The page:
Whether we like it or not, we’re all forced to take the occasional break. Health problems are just one of life’s many ways of giving us one. And since we all share this varying portion of our lives we spend immobilized, watching from the outside, the question is not what to do about it. It’s what to do with it.
What do we do with this time now before we’re banned to the bench forever?
Just Another Cheesy Quote
Everything in life happens for you. Not to you. For you. To some, this may just be another cheesy, pseudo-inspiring quote. To me, it’s one of many attitudes we can choose. And, since I get to, I’d rather choose meaning than misery.
We know meaning is an important component, maybe the most important, of human contentment, happiness, our ability to function and even survive. Ascribing meaning to his life is what allowed Viktor Frankl and others to survive the atrocities of World War II, and it’s also why Frankl dedicated his life to spreading the message that meaning is something we can choose.
“Everything can be taken from a man but one thing: the last of the human freedoms — to choose one’s attitude in any given set of circumstances, to choose one’s own way.”
When you’re sick or down or beaten or depressed, deciding that life happens for you is not a way to force-feed yourself back to happy. It’s not even about gratitude for what you usually have or that the pain becomes easier to bear, although those are part of it. No, choosing this attitude means you’ll start looking for learnings instead of relief. You’ll start using your time.
You won’t figure out the real meaning right now. That often can’t happen until weeks, months, years later. But you’ll give your experience meaning by getting something out of it. By making it part of a bigger picture instead of seeing it only as a bump in the road.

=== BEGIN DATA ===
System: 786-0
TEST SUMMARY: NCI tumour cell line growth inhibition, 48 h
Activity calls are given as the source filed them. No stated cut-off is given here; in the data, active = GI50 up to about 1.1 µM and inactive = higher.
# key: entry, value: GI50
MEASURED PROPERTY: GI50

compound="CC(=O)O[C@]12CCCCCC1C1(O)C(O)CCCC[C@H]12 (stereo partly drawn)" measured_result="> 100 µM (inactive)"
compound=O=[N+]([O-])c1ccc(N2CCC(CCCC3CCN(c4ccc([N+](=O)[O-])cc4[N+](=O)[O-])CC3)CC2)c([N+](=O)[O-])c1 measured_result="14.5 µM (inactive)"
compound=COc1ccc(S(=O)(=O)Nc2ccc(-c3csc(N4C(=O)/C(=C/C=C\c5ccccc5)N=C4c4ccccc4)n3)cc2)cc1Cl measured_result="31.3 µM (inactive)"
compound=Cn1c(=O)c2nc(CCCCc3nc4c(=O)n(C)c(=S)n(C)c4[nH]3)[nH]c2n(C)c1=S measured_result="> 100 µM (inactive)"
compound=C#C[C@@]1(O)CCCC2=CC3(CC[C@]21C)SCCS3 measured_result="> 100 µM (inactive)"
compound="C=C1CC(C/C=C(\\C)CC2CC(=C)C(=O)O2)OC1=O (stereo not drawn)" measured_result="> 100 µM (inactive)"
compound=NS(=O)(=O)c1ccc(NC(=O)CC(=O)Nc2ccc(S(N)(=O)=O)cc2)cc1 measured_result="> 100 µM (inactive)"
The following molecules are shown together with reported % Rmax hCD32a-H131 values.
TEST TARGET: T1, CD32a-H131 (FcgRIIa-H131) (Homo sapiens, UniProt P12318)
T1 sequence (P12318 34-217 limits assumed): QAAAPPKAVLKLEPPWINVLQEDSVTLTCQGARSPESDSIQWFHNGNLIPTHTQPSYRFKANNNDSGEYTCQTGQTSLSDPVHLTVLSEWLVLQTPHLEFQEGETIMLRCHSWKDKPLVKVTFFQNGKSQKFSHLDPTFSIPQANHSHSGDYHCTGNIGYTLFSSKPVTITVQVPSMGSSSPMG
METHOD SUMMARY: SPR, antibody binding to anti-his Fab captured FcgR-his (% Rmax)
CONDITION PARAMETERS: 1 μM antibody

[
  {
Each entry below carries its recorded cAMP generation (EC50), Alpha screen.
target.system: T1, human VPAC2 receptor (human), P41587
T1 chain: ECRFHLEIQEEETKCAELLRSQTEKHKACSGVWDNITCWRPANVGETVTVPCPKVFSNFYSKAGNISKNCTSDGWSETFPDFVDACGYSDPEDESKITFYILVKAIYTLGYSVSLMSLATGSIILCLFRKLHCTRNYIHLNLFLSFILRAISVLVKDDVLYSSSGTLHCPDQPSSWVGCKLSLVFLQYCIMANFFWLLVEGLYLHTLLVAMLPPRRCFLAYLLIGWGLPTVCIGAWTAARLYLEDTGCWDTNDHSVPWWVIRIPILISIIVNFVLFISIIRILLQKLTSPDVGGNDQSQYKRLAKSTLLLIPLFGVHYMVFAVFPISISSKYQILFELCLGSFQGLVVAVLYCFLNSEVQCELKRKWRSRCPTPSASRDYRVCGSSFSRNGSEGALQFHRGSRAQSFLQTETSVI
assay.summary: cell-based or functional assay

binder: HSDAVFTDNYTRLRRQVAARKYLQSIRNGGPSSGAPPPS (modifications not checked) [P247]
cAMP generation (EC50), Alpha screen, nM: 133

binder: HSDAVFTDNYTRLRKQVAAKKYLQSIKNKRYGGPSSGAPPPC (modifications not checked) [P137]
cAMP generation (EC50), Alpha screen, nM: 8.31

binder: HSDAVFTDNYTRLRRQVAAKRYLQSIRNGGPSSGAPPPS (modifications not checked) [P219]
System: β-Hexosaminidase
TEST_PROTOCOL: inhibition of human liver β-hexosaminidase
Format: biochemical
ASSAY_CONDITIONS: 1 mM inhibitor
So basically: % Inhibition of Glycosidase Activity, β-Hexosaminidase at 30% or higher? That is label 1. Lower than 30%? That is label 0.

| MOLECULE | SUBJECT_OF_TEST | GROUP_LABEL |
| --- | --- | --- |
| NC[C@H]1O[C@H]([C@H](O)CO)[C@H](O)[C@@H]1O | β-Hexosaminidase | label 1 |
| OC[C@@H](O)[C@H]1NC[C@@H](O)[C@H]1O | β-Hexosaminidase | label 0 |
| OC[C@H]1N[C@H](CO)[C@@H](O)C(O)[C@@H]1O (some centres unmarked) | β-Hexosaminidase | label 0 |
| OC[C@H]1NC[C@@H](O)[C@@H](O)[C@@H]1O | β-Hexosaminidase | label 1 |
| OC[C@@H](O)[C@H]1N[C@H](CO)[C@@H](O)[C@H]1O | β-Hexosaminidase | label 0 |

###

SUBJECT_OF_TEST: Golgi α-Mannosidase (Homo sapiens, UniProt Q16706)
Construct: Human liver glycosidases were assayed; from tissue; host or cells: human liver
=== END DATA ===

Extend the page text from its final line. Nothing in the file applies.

Given the choice — and we all are given the choice — I’d rather ascribe too much meaning to life than too little.
On the day I had my accident, I wasn’t worried about the van or my bike or the motorcyclist. All I wanted was for my wound to heal. And just like that took time, so did the bigger lessons that transpired.
But every time it came up since, that biker was part of the story. Until I started wondering if he was the story. If I was a guest in his, rather than he in mine.
And now, to this day, whenever I have an accident, no matter how minor, it’s a little easier to remember that people are rolled into hospitals every day. In way worse conditions. And some never make it out. But I did. And that’s a lesson — a story — worth keeping.
I hope you’ll rarely feel defenseless. I really do. But I know you’ll never have to feel powerless. Because there’s always something you can do: make meaning. Just create it, and it’s there. It might take you a while to find the acceptance you need to seek it but, once you do, there’s real comfort in learning. In taking lessons where others take offense.
Before you know it, you’ll be back out there. Riding your bike, doing big things, flying through the streets. Until then, it pays to listen to the doctor:
“When we are no longer able to change a situation, we are challenged to change ourselves.” — Viktor Frankl